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Everyday Machines in Colonial Sri Lanka
192 pages, 20 illus., bibliog., index
ISBN 978-1-78238-242-3 $135.00/£99.00 Hb Published (January 2014)
eISBN 978-1-78238-243-0 eBook
“This is a fascinating book, rich in ideas about what we do with technology’s reception and reconstitution in the colonial world.” · South Asia: Journal of South Asian Studies
“…this a readable and valuable book that provides insights into commoners’ encounter with modern consumerism and its complex socio-cultural significance in late colonial Sri Lanka.” · Itinerario
“This book is academically rich, analytically sophisticated and full of insightful interpretations that make it a valuable source for scholars and students from multiple disciplines. It will also be a pleasant read for those who are simply curious about the dusty machines that sacredly and majestically occupy a small corner of their grandparents’ homes, still covered with a cloth.” · The International Institute for Asian Studies Newsletter
“Once every few years, a book comes along to transform the study of modern South Asia: this is such a book…[It] is deeply scholarly and yet playful; it is both empirically thorough and rich with metaphor. The book is a model of a way of writing history—non-linear, allusive, braided together—that reflects its arguments and materials. Form and content work together perfectly, and this makes Metallic Modern a wonderful read: the book is as enjoyable as it is stimulating.” · Sunil Amrith, University of London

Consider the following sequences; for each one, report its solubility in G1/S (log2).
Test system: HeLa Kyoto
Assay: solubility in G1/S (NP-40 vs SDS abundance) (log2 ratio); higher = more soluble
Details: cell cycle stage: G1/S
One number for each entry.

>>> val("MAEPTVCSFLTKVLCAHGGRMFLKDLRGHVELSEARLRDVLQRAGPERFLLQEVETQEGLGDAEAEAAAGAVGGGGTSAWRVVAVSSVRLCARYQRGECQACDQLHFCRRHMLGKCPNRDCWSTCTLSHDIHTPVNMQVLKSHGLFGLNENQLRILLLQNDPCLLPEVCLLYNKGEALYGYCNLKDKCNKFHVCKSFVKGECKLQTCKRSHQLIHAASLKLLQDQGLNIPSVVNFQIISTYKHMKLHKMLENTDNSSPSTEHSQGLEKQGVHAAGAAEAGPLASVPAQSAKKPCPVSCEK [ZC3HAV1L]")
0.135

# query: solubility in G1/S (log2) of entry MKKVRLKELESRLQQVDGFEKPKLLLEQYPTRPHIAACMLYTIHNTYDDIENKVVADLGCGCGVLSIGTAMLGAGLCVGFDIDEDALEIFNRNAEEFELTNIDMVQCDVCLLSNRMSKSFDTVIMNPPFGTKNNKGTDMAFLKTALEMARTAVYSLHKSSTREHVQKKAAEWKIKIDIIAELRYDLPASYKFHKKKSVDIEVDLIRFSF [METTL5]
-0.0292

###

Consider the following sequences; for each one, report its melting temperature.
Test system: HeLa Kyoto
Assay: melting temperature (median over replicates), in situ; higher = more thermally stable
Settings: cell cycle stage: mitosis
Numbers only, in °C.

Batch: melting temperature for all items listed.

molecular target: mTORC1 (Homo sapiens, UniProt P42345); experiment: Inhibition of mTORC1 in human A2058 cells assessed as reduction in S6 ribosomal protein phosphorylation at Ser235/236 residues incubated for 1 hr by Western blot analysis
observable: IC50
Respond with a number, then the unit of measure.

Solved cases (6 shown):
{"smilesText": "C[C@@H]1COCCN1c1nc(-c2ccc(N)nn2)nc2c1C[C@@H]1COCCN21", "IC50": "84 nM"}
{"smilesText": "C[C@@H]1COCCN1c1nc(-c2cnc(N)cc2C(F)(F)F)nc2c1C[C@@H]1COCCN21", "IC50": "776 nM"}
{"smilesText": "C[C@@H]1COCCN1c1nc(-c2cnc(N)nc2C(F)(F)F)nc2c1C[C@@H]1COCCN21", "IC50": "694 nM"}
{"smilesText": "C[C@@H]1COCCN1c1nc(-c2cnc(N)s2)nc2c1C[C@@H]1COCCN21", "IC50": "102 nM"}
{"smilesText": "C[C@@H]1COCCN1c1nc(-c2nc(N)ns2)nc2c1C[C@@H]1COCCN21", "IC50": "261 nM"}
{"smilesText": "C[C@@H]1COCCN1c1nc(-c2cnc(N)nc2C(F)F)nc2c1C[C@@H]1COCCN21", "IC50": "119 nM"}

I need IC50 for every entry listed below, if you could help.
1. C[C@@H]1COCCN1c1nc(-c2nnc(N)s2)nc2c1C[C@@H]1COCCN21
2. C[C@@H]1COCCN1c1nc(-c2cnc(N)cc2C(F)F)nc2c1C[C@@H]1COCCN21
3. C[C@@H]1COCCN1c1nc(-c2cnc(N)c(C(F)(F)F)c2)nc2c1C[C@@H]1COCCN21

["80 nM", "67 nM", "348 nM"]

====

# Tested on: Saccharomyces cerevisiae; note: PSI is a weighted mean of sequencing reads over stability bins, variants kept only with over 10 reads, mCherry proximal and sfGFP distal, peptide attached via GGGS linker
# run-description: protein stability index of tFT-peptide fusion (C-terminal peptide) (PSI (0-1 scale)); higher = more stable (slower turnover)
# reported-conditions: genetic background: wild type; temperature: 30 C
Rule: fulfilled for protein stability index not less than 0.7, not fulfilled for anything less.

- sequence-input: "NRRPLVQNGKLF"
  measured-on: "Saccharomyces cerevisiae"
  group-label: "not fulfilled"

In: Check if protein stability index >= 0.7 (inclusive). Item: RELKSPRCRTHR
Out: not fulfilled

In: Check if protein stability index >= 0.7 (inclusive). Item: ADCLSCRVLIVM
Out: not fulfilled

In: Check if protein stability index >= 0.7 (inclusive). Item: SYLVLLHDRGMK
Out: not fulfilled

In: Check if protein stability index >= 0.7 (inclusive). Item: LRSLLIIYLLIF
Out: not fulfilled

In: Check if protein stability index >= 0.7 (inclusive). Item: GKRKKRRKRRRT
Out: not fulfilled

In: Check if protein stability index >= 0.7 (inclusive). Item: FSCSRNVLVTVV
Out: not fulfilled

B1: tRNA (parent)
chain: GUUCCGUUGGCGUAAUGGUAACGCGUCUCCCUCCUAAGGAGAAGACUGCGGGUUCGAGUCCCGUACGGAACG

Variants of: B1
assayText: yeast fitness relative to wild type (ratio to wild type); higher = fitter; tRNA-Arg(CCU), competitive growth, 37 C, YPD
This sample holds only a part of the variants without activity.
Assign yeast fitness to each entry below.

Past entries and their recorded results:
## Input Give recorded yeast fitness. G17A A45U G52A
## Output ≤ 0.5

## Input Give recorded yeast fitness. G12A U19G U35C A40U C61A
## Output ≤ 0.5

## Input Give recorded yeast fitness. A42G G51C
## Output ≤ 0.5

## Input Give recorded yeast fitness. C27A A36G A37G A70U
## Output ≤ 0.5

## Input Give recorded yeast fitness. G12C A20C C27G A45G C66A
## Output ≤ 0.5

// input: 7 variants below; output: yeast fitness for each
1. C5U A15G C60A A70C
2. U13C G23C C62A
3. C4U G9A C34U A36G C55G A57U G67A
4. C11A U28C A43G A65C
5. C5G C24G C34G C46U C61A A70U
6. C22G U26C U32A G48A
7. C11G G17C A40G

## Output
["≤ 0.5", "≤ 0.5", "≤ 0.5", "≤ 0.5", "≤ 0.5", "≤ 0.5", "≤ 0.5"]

“This is a most engaging book from a well-known author… a timely contribution concerning an important subject that is attracting renewed and sustained interest from historians of late.” · Crispin Bates, University of Edinburgh
Everyday life in the Crown colony of Ceylon (Sri Lanka) was characterized by a direct encounter of people with modernity through the consumption and use of foreign machines – in particular, the Singer sewing machine, but also the gramophone, tramway, bicycle and varieties of industrial equipment. The ‘metallic modern’ of the 19th and early 20th century Ceylon encompassed multiple worlds of belonging and imagination; and enabled diverse conceptions of time to coexist through encounters with Siam, the United States and Japan as well as a new conception of urban space in Colombo. Metallic Modern describes the modern as it was lived and experienced by non-elite groups – tailors, seamstresses, shopkeepers, workers – and suggests that their idea of the modern was nurtured by a changing material world.
Nira Wickramasinghe is Professor and Chair of Modern South Asian Studies at Leiden University in the Netherlands. Her most recent books are Sri Lanka in the Modern Age. A History of Contested Identities (2006) and L’Invention du Vêtement National au Sri Lanka. Habiller le corps colonise (2006).